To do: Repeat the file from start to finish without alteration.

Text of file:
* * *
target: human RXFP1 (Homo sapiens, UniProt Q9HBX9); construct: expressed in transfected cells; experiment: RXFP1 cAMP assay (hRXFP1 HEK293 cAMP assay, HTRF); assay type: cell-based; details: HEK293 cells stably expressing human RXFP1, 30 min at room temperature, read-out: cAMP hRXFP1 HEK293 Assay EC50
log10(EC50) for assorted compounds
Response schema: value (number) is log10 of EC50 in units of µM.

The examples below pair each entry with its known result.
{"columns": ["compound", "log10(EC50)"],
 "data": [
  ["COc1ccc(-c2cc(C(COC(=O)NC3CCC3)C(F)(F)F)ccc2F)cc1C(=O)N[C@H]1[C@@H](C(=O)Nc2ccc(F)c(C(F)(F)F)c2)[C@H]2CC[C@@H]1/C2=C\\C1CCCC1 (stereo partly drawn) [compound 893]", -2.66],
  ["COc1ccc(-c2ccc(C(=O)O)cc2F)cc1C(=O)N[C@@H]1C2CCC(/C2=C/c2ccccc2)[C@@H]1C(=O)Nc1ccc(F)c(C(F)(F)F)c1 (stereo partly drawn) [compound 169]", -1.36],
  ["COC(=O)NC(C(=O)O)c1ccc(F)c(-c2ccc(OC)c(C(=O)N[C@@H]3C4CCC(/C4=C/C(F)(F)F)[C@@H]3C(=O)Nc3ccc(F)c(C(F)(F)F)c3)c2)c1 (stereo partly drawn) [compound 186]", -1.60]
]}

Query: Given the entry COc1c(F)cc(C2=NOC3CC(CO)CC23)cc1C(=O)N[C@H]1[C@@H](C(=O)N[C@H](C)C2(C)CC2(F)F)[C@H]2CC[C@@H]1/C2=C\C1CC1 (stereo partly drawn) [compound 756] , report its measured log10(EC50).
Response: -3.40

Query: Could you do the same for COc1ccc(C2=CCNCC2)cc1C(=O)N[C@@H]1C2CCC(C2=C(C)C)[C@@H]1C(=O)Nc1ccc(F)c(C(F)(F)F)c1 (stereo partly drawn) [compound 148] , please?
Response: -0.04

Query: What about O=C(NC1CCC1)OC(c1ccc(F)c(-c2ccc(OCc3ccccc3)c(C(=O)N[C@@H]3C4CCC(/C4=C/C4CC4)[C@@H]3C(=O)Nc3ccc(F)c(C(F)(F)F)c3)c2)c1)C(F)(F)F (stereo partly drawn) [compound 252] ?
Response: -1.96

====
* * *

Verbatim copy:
target: human RXFP1 (Homo sapiens, UniProt Q9HBX9); construct: expressed in transfected cells; experiment: RXFP1 cAMP assay (hRXFP1 HEK293 cAMP assay, HTRF); assay type: cell-based; details: HEK293 cells stably expressing human RXFP1, 30 min at room temperature, read-out: cAMP hRXFP1 HEK293 Assay EC50
log10(EC50) for assorted compounds
Response schema: value (number) is log10 of EC50 in units of µM.

The examples below pair each entry with its known result.
{"columns": ["compound", "log10(EC50)"],
 "data": [
  ["COc1ccc(-c2cc(C(COC(=O)NC3CCC3)C(F)(F)F)ccc2F)cc1C(=O)N[C@H]1[C@@H](C(=O)Nc2ccc(F)c(C(F)(F)F)c2)[C@H]2CC[C@@H]1/C2=C\\C1CCCC1 (stereo partly drawn) [compound 893]", -2.66],
  ["COc1ccc(-c2ccc(C(=O)O)cc2F)cc1C(=O)N[C@@H]1C2CCC(/C2=C/c2ccccc2)[C@@H]1C(=O)Nc1ccc(F)c(C(F)(F)F)c1 (stereo partly drawn) [compound 169]", -1.36],
  ["COC(=O)NC(C(=O)O)c1ccc(F)c(-c2ccc(OC)c(C(=O)N[C@@H]3C4CCC(/C4=C/C(F)(F)F)[C@@H]3C(=O)Nc3ccc(F)c(C(F)(F)F)c3)c2)c1 (stereo partly drawn) [compound 186]", -1.60]
]}

Query: Given the entry COc1c(F)cc(C2=NOC3CC(CO)CC23)cc1C(=O)N[C@H]1[C@@H](C(=O)N[C@H](C)C2(C)CC2(F)F)[C@H]2CC[C@@H]1/C2=C\C1CC1 (stereo partly drawn) [compound 756] , report its measured log10(EC50).
Response: -3.40

Query: Could you do the same for COc1ccc(C2=CCNCC2)cc1C(=O)N[C@@H]1C2CCC(C2=C(C)C)[C@@H]1C(=O)Nc1ccc(F)c(C(F)(F)F)c1 (stereo partly drawn) [compound 148] , please?
Response: -0.04

Query: What about O=C(NC1CCC1)OC(c1ccc(F)c(-c2ccc(OCc3ccccc3)c(C(=O)N[C@@H]3C4CCC(/C4=C/C4CC4)[C@@H]3C(=O)Nc3ccc(F)c(C(F)(F)F)c3)c2)c1)C(F)(F)F (stereo partly drawn) [compound 252] ?
Response: -1.96

====